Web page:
Ethiopia’s HDI shows an impressing progress, but only when it is compared to its own figures of the past
Bisrat Teshome, Special to Addis Standard, (@Bisree)
For many years economists around the world have differed over what exactly constitutes good measures of human wellbeing and development. Owing to that the closest measurement agreed by many was the use of Per Capita Income (PCI) as the main tool for evaluating human wellbeing based on national incomes. PCI is defined as a measure of the amount of money that is being earned per person in a certain area. It can also be defined as an average earning per person in a given country and is calculated by dividing the total income of the country by the number of its people.
However, using PCI was soon considered as missing a clear picture of the quality of life that people live in a given country. The winning argument against the use of PCI was the fact that an average income can potentially be skewed towards those earning more. For example, if 10 people earn $10,000 per year and 90 people earn $100 per year, then the PCI becomes $1,090, which is highly skewed towards the 10 people earning more than the 90 people earning just $100, making it hard to say that the 100 people under consideration earn an average $1,090 per year. To avoid this confusion, the Pakistani economist Mahbub ul Haq in 1990 devised a new measure called Human Development Index (HDI) that focuses more on human development than on national aggregate income. But it was the Nobel Prize winner Amartya Sen that further conceptualized HDI and laid down the basic frameworks. Today HDI is considered to be a better measurement of human wellbeing than PCI, although it has its own shortcomings such as its avoidance of ecological considerations.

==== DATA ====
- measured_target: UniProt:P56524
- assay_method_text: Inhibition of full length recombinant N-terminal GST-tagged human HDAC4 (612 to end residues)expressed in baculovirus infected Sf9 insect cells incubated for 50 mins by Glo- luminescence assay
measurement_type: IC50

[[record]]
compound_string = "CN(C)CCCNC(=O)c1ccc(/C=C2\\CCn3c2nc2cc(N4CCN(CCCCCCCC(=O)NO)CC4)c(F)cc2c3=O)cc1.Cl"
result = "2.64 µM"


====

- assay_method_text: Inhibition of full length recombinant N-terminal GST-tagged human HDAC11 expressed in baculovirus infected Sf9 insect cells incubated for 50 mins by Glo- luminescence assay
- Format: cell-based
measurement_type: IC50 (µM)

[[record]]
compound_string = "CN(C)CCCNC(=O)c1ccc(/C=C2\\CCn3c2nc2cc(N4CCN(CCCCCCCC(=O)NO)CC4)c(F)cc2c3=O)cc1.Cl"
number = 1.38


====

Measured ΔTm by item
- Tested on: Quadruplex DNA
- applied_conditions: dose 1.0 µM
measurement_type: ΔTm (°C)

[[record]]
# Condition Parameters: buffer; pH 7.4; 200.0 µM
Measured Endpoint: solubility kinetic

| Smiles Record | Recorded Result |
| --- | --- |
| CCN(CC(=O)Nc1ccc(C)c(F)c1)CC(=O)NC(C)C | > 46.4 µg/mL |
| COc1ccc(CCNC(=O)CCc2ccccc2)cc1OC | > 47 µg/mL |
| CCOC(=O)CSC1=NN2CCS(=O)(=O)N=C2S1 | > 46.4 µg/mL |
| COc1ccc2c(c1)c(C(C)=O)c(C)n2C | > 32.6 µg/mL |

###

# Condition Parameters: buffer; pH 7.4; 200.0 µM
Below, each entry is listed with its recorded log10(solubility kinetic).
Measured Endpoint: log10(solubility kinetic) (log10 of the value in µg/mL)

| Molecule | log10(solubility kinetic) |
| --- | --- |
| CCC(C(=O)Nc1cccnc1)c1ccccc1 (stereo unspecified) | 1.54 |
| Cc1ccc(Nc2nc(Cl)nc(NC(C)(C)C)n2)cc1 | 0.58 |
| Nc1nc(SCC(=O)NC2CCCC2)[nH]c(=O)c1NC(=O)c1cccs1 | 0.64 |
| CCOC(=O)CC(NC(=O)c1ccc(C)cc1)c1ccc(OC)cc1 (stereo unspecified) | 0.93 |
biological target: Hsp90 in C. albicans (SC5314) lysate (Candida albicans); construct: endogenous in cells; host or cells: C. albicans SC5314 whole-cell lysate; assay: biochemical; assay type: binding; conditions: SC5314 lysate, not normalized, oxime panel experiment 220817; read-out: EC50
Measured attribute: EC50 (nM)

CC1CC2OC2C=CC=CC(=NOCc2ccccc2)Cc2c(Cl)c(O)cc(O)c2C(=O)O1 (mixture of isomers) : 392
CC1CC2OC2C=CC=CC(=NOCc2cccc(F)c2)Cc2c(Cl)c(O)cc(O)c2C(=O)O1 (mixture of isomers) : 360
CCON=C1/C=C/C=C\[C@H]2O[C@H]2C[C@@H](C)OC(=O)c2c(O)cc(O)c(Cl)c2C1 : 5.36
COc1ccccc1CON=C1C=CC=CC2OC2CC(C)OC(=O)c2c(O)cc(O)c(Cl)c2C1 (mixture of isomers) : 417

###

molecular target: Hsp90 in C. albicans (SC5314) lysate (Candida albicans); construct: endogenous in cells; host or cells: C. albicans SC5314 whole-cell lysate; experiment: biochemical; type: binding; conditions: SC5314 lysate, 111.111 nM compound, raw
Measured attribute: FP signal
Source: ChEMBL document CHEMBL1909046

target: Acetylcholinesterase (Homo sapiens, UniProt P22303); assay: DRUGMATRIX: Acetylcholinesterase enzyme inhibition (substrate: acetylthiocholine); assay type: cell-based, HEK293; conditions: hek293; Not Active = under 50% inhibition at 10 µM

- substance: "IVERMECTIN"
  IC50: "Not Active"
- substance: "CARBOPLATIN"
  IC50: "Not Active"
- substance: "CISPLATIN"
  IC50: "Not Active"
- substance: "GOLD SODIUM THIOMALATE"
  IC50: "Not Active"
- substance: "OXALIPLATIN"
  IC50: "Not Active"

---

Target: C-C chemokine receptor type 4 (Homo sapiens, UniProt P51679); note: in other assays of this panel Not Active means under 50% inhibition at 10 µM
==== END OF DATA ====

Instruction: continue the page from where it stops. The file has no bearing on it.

HDI combines three basic pillars to come up with a single meaningful index that tells a lot about quality of life in a given country: a long and healthy life, access to knowledge and a decent standard of living.
In mid-March, the United Nations Development Program (UNDP) has released the 2012 Human Development Report which presents the HDI values of 187 countries under the title “The Rise of the South: Human Progress in a Diverse World”. According to this report, Ethiopia’s HDI value for 2012 is 0.396 which is in the low human development category, positioning the country at 173 out of 187 countries surveyed.
Ethiopia’s HDI value has remarkably increased from 0.275 in 2000 to 0.396 in 2012, “an increase of 44 % or average annual increase of about 3.1%,” according to the UNDP, (see table). Other countries like Angola, Mauritius, Rwanda, Sera Leone and Uganda are also members of the top performing group in Africa.
This is a notable increase and shows the country’s painstaking effort to reform, for example, its heath sector and increase its clinics and health posts by hundreds from a handful only 20 years ago. Expected years of schooling have also increased from 2.4 years in 1980 to 8.7 years in 2012 showing the effects of school project expansions that have quadrupled over the last 20 years . In addition, Gross National Income (GNI) per capita has almost doubled during the period under consideration.
Good only compared to its past
However, the average HDI for low human development countries stands at 0.466, well above that of Ethiopia’s at 0.396. The Sub-Saharan Africa average HDI which is 0.475 is also above Ethiopia’s. This shows that Ethiopia is not well positioned even among the worst performers including the Sub-Saharan African countries. Countries that are close to Ethiopia in the 2012 HDI rank and population size are Rwanda and Uganda which have ranked 167 and 161 respectively.
A comparison with other countries at similar level in many other indexes reveals that Ethiopia’s improving HDI stands at a worrisome trajectory and is good only when it is compared to its own figures in the past. That is no reason to celebrate.